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How to Optimize a Gaming PC

How to Optimize a Gaming PC


This article has been created by members of the Red Team Community and the AMD Community Management Staff.

It can sometimes be difficult to know which PC settings are best in terms of optimizing your gaming experience. Especially if you play a variety of games/genres and you’re not 100% sure which settings matter and which ones don’t.

Gamers on a budget may even have more of a desire as they’d like to squeeze as much performance out of their hardware as possible. For the sake of this article, I’m going to focus on a few important options that may help boost your Gaming PC’s performance to a level you’re satisfied with.

Now, for some of you, these may be technologies and tips you already know or have utilized, and for others, it may be a whole new world. The important thing to note is you really don’t need to use any of these as most gaming PCs (whether pre-built or owner-built) are good to go on setup after a few initial updates.

I, for example, have gamed on a PC without ever touching certain settings or utilizing software outside of my routine driver updates. Long story short, this guide is intended to highlight some technologies AMD has to offer and other tips for optimizing your gaming rig.

First and foremost, I’m going to run through a few technologies AMD has to offer its users.


AMD Technologies

AMD Smart Access Memory (SAM) – In conventional Windows-based PC systems, processors can only access a fraction of graphics memory (VRAM) at once, limiting system performance. With AMD Smart Access Memory, the data channel gets expanded to harness the full potential of GPU memory, utilizing the bandwidth of PCI Express to remove the bottlenecks and increase performance.



To enable AMD SAM, enter the System BIOS (which is typically done by pressing the DEL or F12 key during system startup), then navigate to Advanced Settings or Advanced Menu. Once here, enable “Above 4G Decoding” and “Re-Size BAR Support”.

System Requirements:

      Hardware                                                                                     Software

AMD 500 Series motherboards or newer

AMD Radeon Software Driver 20.11.2 or newer

Select AMD Ryzen™ 3000 series processors

Latest motherboard BIOS (Based on AMD AGESA or newer)

AMD Ryzen™ 5000 Series processors or later


AMD Radeon™ RX 5000 Series GPUs or later




AMD FidelityFX™ Super Resolution (FSR) – In short, FSR is designed to upscale your graphics while you game using cutting-edge technologies that help boost your framerates in titles that support FSR/FSR 2. It also delivers high-quality, high-resolution gaming experiences without having to upgrade to the latest and greatest GPUs, meaning your AMD cards can stay relevant longer!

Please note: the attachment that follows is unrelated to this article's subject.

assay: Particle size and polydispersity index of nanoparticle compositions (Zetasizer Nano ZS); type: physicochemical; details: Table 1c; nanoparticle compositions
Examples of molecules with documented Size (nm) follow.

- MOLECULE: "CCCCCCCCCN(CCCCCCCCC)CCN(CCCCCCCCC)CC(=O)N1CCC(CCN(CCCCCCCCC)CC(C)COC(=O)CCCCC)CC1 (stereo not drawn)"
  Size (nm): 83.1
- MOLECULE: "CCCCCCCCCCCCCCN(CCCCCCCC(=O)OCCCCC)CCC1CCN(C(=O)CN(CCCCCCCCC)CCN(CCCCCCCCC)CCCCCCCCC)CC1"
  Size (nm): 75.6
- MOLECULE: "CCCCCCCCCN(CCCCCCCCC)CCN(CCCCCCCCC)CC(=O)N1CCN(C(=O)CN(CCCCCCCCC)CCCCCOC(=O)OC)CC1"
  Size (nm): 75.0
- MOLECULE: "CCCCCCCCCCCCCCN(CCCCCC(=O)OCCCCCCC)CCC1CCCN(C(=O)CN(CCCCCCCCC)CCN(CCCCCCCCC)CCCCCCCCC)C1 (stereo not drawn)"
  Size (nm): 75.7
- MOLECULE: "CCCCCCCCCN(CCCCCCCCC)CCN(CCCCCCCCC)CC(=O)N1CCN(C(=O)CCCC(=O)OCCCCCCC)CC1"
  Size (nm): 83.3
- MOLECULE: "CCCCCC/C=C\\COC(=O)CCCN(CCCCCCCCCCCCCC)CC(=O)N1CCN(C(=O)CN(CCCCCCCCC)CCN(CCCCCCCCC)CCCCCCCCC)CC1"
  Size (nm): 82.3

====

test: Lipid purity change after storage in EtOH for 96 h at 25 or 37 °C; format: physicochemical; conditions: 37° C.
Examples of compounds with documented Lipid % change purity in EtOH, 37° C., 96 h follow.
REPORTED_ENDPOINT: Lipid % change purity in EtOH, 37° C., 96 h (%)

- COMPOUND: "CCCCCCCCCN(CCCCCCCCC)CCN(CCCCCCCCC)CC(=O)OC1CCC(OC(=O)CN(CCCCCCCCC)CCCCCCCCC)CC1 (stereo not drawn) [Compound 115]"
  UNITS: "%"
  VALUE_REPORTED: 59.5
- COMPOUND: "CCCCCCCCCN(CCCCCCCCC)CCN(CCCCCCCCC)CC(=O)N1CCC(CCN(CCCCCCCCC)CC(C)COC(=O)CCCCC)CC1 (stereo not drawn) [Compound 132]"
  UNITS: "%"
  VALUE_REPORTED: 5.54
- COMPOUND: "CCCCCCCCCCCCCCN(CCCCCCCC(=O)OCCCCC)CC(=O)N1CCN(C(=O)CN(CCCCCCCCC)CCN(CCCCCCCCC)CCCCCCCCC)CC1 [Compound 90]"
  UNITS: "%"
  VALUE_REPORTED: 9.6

FSR is supported on a broad spectrum of new and older GPUs, including integrated graphics, and also works on select products from any vendor, not just AMD. To activate FSR in a supported game, you can check the video settings in any supported game and look for the option to toggle on FSR. For a list of supported games, visit the FSR page here.


AMD Radeon™ Super Resolution – Radeon™ Super Resolution (RSR) is an in-driver upscaling feature that uses the same algorithm found in AMD FidelityFX™ Super Resolution (FSR) technology. RSR can be configured globally so the effects will be applied to all compatible games, and it can also be separately customized for individual games using AMD Software application profiles.



To globally enable RSR with AMD Software: Adrenalin Edition™, follow these steps: 

  1. From the Taskbar, click on Start (Windows icon), type AMD Software, and select AMD Software: Adrenalin Edition™ based on the best match.  
  1. In AMD Software, click on Settings (Gear icon) then select Graphics from the sub-menu. 
  1. In Global Graphics, RSR is disabled by default. Switch the option to Enabled. This also enables GPU Scaling under Global Display, and the screen will go blank momentarily.
  2. On first use, a quick start guide should appear with instructions for configuring in-game settings to support and validate RSR functionality. Click Learn More to go through the quick start guide.
  3. To configure RSR for individual games, navigate to the application profiles screen by choosing Gaming from the top menu, then Games from the sub-menu. Select the application profile for the desired game.
    1. For information on how to create an application profile with AMD Software, refer to the article: Customize Graphics Settings with AMD Software: Adrenalin Edition™.
  4. By default, AMD Software automatically applies Global Graphics settings for RSR to the selected application profile on first use. Changing the RSR setting in the application profile applies to the selected game only.

System Requirements:

Operating System

Microsoft Windows 10 or 11 64-bit


AMD Radeon™ RX 5000 Series GPUs or newer


AMD Software: Adrenalin Edition™ 22.3.1



AMD Software: Adrenalin Edition™ Technology – Since I mentioned AMD Software Adrenalin Edition™ above, now is a great time to highlight it! It’s a clean, modern, and easy-to-use interface for your AMD products where you can access software features, game stats, performance reports, driver updates, and more. Essentially, it’s the graphical user interface (GUI) for the AMD driver suite and its feature set.

AMD SoftwareAdrenlin.png


You can even access AMD Software: Adrenalin Edition™ in-game by simply pushing the default hotkey ALT + R making it convenient to adjust features for your gaming experience. You can download the latest version of AMD Software: Adrenalin Edition™ here.